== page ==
Something a little different today. I was asked in TNET to watch this video, and what I thought about it. A quick glimpse informed me that ‘LindyBeige’ is a person who lives to complain. I made it through the modern art hate video, decided to skip the rant about global warming. I’ve known a number of people who live to complain, and I can’t say I’ve cared for them much.
Oh, art. In general, people adore spouting off about art, and the sport of art hating has been going on since forever. That’s what a lot of modern art haters miss – they aren’t super bright and doing something new. I’m pretty comfortable saying there were most likely a host of cave art critics who never shut up, and had a great deal of trouble with that modern art. Every generation – modern art. All that said, most people operate on a “I know what I like” basis when it comes to art of any kind, and that’s fine. I do that myself, even when it comes to work I can appreciate, but don’t particularly like personally. There will always be things which grab you immediately, and things you’ll hate, and things which will leave you cold.
Mr. Beige had a problem with one artist in particular, I wasn’t able to catch the name, but this artist worked with shit, or least that was Mr. Beige’s assumption. [Being told who the artist was, and looking up some of their work, it seems rather doubtful dung of any kind was used.] That got a shrug out of me, because that’s hardly new or unusual. Such art tends to be done in order to make a statement. If you get so hung up on the material, you’ll miss that, and I guess that’s fine, too, you don’t have to ‘get’ everything in the art world.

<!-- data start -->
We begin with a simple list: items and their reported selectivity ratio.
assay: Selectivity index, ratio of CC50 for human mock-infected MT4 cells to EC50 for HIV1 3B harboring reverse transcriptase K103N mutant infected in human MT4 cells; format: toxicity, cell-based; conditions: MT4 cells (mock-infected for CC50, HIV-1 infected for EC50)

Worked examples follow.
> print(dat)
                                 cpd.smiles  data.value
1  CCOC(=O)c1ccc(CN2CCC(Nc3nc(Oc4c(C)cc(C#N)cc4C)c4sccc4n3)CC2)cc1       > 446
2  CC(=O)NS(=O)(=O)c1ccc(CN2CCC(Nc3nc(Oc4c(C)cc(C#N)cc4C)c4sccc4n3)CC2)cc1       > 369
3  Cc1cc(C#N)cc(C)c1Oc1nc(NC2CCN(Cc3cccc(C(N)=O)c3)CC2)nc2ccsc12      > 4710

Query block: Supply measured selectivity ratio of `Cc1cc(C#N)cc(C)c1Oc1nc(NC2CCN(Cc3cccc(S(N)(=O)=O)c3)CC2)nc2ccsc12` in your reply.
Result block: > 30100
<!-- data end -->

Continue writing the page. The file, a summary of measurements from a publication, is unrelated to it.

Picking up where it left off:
I did almost snort my tea laughing when Mr. Beige announced, in such a sniffy manner, “It made no attempt to please me.” Spare me, please. Artists are not making the slightest effort to please you, Mr. Beige. I’d say most of us are gratefully unaware of your existence, like I was a short while ago. That’s not what art is about. Well, not most of it anyway. There’s an almost unimaginable amount of art in the world, and only a sliver of it ever gets into shows or museums. If you go looking, you’ll find plenty which manages to please you.
As for Mr. Beige’s “I am so insulted” reading of Mirsad Begič’s blurb, I would have thought that a professional whinger would be, at the very least, marginally aware of all the pretentiousness in the art world, and know to take it all with a healthy dose of salt. That said, life, love, death? Yes, they all do involve a great deal of shit, on the physical and metaphorical levels.
There was then a very rapid look at some other work, and more complaining. All Mr. Beige saw were works which were made without taking his personal sensibilities into account. I saw a number of works which were thought provoking. One function of art is to make people think, to open up, change, or twist perception. It’s not all about painting a pleasing little picture, and if all you’re after is a pleasing little picture, there’s plenty of that to go around. If you’re a person who is going to get their knickers in a knot over going to a particular show based only on the pretentious blurb, that’s on you. A difficult to please person should learn to do their research.
I see a great deal of art work which I find disturbing on a personal level, but even then, I take the time to find out just what it was the artist was out to express, and view it all through different eyes. I may still not like it, or still find it disturbing, but I generally come away with a more thoughtful understanding, and often, a new perspective. That’s rather the point of art.
As for Mr. Beige, I can’t say I think much of his creative endeavors, but I don’t find whinging to be all that.
The artist who set Mr. Beige off?
Graduate of art, born in Glamoč in Bosnia in 1953. After completing art school he continued his studies at the Academy of Art in Ljubljana, where he graduated from the sculptural department under Professors Zdenko Kalin, Slavko Tihec and Drago Tršar. Between 1982 and 1983 he undertook further training in London at St. Martin’s School of Art.
His creative heritage includes several independent exhibitions and many group exhibitions at home and abroad. He has taken part in various international sculptural symposium and colonies. He lives and works in Ljubljana.
He has received a number of awards for his work, including the Prešeren Award in 2000.
I’m now busy looking at a whole lot of Mr. Begič’s work, and I’d be more than pleased to see any of it in person.